Flying around Asia on Cathay Pacific is an exercise in uncertainty for most passengers. With the carrier’s strategic underutilisation policy, where its excellent Zodiac Cirrus longhaul business class product is scheduled alongside its modern but significantly less spacious regional business seats, the difference between aircraft couldn’t be starker.
In a sign that the difference might be narrowing, Cathay Pacific is testing out a new business class seat, which a source thinks is a staggered layout, somewhat akin to a Thompson Vantage crossed with a B/E Aerospace Diamond — but not recognisably either.
The source spotted “a mockup of a new type of business class seat” at Cathay Pacific’s Hong Kong headquarters. “It was obviously in a staggered configuration, and seemed to be quite a step down from their current long haul Cirrus product,” the source said. Unfortunately, the source wasn’t in a position to be able to ask for more details or quiz Cathay staffers about the seatmaker. Notably, despite being au fait with numerous types of seats, “I haven’t seen anything quite like it before but it bore some resemblance to the Thompson Vantage product recently installed on Malaysia’s A330s.”
Despite reviewing dozens of images of both the Vantage and Diamond products, none of them triggered the source’s memory as an exact match. “They appeared to be configured in an alternating staggered 2-2-1 and 1-2-1 layout (like the Swiss A330 business class). After a bit more searching online they appear something like the Delta Business Elite seats on their 757s, but more compact and streamlined.”
“The pods of the seat backs were very curved, almost forming a perfect semi-circle when viewed from behind,” I’m told. “I think they bear some resemblance to the Delta Business Elite seats or perhaps KLM’s New World Business seats.”
Airlines are, of course, keen to pack in as many passengers as possible, and the Vantage-style stagger — which Thompson developed, but at least four seatmakers now offer something along the same lines — is certainly efficient, and has been popular. Yet the downsides are a small footwell in some seats, and that it’s a zero sum game for passengers trying to select the good seats in the cabin.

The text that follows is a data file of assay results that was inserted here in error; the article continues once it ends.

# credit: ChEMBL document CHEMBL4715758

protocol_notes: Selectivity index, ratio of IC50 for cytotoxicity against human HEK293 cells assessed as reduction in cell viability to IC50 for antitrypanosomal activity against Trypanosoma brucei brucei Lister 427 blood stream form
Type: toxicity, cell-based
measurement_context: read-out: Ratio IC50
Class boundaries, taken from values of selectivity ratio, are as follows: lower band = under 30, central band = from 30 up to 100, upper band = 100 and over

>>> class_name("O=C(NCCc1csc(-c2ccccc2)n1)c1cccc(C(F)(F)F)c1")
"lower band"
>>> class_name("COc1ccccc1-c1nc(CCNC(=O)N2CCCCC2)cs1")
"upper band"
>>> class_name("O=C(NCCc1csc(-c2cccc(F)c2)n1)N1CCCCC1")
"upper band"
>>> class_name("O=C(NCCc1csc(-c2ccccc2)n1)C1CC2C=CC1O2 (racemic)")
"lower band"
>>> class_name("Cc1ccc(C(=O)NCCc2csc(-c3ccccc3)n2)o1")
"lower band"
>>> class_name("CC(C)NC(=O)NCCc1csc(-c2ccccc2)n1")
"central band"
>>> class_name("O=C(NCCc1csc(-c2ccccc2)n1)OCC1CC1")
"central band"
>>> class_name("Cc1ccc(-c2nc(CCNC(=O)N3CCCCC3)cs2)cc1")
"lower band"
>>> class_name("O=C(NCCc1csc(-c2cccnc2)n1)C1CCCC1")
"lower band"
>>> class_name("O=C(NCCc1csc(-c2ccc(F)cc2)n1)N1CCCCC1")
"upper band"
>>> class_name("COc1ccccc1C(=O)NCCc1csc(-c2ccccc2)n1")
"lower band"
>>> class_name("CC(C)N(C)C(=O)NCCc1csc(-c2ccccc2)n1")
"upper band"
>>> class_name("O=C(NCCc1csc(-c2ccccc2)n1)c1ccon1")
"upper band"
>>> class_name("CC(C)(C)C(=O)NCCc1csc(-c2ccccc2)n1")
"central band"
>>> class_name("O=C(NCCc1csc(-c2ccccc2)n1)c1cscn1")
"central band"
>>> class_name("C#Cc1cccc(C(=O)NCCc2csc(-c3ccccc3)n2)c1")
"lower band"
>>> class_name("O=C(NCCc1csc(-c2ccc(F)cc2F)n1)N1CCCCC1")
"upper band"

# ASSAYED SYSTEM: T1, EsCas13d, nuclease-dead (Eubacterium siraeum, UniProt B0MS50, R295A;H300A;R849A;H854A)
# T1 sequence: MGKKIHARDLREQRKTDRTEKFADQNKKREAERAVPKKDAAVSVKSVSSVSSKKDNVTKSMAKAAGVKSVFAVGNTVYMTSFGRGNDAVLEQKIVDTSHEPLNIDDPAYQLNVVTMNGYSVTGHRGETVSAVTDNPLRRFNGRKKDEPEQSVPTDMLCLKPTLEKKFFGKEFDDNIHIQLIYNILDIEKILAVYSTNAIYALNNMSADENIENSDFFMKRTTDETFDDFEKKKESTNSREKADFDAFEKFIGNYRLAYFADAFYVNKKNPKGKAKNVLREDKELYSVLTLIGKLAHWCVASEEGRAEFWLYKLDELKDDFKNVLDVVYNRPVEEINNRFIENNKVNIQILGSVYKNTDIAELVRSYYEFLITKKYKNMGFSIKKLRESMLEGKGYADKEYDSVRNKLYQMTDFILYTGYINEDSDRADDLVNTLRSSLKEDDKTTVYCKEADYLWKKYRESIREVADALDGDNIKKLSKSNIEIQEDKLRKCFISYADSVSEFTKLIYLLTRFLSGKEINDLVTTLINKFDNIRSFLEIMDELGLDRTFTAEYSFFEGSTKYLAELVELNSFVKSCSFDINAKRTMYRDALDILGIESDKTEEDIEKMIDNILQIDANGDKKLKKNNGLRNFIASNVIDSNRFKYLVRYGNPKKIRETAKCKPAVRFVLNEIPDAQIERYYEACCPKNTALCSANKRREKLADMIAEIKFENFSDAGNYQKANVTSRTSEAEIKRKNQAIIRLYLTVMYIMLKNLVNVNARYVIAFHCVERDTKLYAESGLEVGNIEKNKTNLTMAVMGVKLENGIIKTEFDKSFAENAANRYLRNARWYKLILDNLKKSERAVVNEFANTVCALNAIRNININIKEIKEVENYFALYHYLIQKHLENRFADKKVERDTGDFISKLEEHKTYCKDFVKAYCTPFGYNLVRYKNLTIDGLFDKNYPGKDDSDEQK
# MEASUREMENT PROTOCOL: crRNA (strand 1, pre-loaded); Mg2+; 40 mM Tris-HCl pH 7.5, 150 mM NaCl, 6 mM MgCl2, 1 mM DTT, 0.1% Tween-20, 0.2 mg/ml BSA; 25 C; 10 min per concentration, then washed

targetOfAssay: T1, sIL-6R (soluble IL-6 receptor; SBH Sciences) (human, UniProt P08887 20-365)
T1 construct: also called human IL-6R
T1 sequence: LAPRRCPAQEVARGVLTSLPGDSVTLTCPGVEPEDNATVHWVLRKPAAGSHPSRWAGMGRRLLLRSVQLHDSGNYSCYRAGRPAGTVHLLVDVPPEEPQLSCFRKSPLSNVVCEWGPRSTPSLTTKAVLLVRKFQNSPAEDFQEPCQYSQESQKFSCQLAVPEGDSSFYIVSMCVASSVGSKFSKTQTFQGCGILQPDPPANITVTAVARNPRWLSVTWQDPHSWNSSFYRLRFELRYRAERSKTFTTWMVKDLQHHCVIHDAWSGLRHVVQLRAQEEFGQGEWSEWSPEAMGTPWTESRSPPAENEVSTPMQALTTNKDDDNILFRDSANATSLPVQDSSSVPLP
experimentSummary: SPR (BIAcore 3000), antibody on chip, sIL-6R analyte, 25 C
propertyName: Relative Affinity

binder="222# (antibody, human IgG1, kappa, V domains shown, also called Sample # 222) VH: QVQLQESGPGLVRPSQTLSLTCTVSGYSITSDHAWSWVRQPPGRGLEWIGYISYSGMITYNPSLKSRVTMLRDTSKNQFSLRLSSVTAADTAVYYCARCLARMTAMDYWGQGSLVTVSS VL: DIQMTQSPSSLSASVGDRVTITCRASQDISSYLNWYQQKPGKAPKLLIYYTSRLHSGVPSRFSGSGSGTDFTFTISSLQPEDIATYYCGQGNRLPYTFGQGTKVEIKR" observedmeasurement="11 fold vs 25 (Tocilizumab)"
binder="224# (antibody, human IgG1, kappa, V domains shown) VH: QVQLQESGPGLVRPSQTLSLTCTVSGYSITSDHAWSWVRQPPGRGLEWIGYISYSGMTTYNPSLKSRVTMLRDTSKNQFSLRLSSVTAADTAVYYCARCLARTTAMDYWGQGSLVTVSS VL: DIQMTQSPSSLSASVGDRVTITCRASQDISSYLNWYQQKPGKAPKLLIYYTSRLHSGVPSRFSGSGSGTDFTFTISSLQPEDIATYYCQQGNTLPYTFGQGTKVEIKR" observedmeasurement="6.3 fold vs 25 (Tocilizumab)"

— John Walton 🏳️🌈🇪🇺 (@thatjohn) August 20, 2016
It’s noteworthy that this kind of product, which many airlines continue to roll out as their flagship longhaul business class product, is seen as a regional seat by an airline with product standards like Cathay Pacific’s.
Product-wise, direct aisle access, which these days is practically de rigeur on proper longhaul flying, and which Cathay indeed offers on all of its longhaul equipment, isn’t a dealbreaker on regional flights.
That’s particularly true within Asia, where we’re talking flight stage lengths of around four hours from Hong Kong for most of Cathay’s destinations. Factoring into the product mix is also the competitive landscape, where few of the airlines Cathay would be competing with offer anything more than an angled lie-flat seat at best.
Indeed, between a new staggered style hard product, and the very decent Cathay Pacific soft product, this sounds like a very reasonable option indeed.